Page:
My parents hosted what they called an Open House on Christmas Eve. To me, it was just a big party that started in the afternoon and lasted until late at night. My mother, a quadriplegic, was universally loved in our town. She had been through so much pain, yet had endured it with uncommon grace and good spirit. I think a major reason we had such a strong turnout each year was because people just wanted to be around Vernice, especially at Christmastime.
The guests would enter our house amid great fanfare. Most would bring something delicious and homemade. But the favorite visitors were the ones who placed a fifth or half-gallon of Jack Daniels under the tree for Dad. My father was a social, happy drinker. I never considered that he had a drinking problem, and looking back I still don’t. In fact, I enjoyed being around Dad when he was into the Jack and water. He was a purist in this regard. If you insisted on soda or some other mixer, you were served Jim Beam, a lesser grade of bourbon.
When I was a young boy the adults would shuffle me off to bed at a decent hour, employing the old adage, “The sooner you get to bed and to sleep, the sooner Santa will come.” But, in fact, although I may have gone to bed I would often lay awake for hours listening to the loud, alcohol-fueled conversations drifting down the hallway from the kitchen and living room. I loved to eavesdrop on the stories that I was otherwise not allowed to hear. Christmas Eve was the most educational day of the year for me.
When I was in high school, and Kim was my girlfriend, there was another aspect of Christmas Eve that worked out very well for us. Danny and Darlene, neighbors from across the street, would come over to the party for a couple of hours. During that time Kim and I would babysit their two sleeping children. Danny and Darlene had a water bed. Enough said?
When I was in college, my brothers and other people my age became the late-night partiers, staying up long after my aging parents. I wonder if Mom and Dad eavesdropped on our loud conversations and became educated about things that they otherwise wouldn’t have.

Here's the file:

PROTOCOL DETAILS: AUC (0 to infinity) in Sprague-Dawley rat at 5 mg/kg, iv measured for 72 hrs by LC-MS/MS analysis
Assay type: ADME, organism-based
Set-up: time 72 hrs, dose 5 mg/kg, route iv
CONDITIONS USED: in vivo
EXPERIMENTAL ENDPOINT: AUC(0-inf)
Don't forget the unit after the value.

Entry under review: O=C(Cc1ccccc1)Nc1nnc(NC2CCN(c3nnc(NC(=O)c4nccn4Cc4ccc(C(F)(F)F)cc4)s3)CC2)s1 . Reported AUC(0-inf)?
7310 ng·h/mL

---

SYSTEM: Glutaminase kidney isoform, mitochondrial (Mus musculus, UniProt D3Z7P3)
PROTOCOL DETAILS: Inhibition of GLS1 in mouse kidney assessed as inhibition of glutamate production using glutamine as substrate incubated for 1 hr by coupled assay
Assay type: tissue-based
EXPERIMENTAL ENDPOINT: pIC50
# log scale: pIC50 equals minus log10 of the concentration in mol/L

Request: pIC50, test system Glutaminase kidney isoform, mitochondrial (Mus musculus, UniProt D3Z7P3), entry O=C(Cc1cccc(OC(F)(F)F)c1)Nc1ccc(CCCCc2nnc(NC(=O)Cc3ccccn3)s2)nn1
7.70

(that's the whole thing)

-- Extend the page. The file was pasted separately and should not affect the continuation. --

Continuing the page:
Then one year, out of the blue, my mother told me that there would be no more Christmas Eve open houses for the next seven years. I was incredulous. “Why?” 
My father was a shift foreman at the paper mill. He worked a rotating schedule called the southern swing. They knew that for the next seven Christmas Eves he would be working the 3 PM to 11 PM shift, and so there would be no parties. I was heartbroken. That tradition was my favorite part of Christmas. Sadly, everyone in town moved on and developed new Christmas Eve traditions, and my parents grew old. The Christmas Eve open houses never resumed.
And now having written this piece, I realize how very much I miss my parents, all of my friends and relatives who are no longer with us, and this simpler time in our lives. The ghosts of Christmas past do indeed haunt me. 

Tuesday, December 10, 2013

Wheelchair Winters

note: click on any of the photos to enlarge

Snowfall in this part of Maine begins in December and can linger through early April – a full third of the year. Before I was diagnosed with MS I had no sympathy for the snow haters. My mantra was, “If you don’t enjoy the winters in Maine, then you shouldn’t live here.”
Those of us from northern climates have fond childhood memories of the snow. If you want to witness joy in its purest form, take some children with lots of energy and imagination (which is almost every child), gently toss them into a fluffy, white snowbank, and watch what happens.